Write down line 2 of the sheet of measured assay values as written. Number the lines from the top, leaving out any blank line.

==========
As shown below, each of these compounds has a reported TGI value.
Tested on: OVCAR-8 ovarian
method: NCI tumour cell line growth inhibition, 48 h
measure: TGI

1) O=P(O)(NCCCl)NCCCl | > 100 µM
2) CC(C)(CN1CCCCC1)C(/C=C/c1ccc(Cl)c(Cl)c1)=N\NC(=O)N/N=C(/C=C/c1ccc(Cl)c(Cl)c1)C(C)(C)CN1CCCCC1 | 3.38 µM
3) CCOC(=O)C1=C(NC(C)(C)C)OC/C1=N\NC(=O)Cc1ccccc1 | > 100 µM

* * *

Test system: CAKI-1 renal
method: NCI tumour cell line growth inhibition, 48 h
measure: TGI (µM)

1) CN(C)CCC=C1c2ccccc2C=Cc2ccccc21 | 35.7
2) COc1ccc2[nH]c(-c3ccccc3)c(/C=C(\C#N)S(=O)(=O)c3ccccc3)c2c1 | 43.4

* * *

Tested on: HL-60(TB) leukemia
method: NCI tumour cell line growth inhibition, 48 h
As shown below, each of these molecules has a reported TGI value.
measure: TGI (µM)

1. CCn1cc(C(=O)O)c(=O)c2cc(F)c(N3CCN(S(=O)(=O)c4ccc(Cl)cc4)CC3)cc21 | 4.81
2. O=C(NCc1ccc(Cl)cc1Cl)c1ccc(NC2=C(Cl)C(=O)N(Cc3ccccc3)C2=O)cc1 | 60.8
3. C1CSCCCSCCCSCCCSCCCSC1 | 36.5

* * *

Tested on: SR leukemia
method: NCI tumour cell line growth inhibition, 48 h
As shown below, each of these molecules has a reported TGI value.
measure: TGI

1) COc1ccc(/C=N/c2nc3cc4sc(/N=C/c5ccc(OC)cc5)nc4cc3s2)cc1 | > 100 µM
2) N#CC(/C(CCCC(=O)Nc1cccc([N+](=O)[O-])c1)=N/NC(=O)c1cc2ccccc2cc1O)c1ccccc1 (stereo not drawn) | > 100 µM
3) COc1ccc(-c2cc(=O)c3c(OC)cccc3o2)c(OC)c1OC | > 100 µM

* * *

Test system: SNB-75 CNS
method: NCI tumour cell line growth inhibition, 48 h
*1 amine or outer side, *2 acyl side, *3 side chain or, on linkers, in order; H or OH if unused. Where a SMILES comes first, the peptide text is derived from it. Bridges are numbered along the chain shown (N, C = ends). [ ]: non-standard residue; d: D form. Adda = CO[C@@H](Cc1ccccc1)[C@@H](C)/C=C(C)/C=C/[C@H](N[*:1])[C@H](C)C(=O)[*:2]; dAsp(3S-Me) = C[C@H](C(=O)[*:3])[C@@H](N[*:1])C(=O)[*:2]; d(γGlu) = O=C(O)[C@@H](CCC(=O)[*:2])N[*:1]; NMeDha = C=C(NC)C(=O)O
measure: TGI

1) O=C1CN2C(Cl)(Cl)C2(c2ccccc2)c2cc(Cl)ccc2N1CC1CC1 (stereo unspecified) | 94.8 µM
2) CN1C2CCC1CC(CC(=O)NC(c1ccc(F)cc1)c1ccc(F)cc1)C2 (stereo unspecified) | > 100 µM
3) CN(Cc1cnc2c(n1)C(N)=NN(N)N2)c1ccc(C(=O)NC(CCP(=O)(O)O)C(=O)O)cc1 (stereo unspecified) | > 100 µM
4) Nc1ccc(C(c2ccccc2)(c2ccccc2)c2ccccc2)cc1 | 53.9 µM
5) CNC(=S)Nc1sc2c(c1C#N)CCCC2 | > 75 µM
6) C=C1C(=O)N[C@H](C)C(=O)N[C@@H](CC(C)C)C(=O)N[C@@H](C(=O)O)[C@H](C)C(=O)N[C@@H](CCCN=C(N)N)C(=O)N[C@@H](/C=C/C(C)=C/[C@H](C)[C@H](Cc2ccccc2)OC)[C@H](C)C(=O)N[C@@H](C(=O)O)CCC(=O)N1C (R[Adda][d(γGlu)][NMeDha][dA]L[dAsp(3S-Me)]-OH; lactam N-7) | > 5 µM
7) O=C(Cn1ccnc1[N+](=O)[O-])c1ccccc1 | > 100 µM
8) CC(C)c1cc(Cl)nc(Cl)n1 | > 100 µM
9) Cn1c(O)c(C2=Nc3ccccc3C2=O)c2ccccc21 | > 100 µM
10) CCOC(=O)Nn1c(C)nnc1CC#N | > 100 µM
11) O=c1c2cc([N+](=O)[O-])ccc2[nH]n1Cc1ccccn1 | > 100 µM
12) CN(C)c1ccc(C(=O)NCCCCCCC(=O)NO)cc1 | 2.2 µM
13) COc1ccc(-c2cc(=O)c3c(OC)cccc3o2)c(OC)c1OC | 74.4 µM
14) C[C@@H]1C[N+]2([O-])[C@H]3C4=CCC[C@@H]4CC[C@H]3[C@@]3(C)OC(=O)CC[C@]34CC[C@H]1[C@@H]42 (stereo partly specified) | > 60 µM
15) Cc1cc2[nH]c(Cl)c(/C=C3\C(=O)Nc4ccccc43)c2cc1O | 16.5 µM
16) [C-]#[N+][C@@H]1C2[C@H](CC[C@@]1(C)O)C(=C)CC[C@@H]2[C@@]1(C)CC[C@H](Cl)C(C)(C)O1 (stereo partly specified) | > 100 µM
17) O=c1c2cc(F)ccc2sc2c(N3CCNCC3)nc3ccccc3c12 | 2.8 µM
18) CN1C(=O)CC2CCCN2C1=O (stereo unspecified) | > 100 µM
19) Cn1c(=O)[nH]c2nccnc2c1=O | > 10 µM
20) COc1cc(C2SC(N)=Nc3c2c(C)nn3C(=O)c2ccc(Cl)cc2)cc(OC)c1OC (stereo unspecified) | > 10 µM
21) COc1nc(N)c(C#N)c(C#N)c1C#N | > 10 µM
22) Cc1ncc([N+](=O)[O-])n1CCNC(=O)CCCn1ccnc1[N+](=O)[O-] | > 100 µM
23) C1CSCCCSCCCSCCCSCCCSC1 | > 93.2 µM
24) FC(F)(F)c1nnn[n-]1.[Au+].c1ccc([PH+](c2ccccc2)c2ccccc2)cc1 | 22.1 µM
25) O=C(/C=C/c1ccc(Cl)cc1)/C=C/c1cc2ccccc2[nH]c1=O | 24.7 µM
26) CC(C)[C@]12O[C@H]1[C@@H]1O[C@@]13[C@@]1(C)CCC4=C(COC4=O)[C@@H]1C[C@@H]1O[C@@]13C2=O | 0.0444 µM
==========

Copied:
Tested on: OVCAR-8 ovarian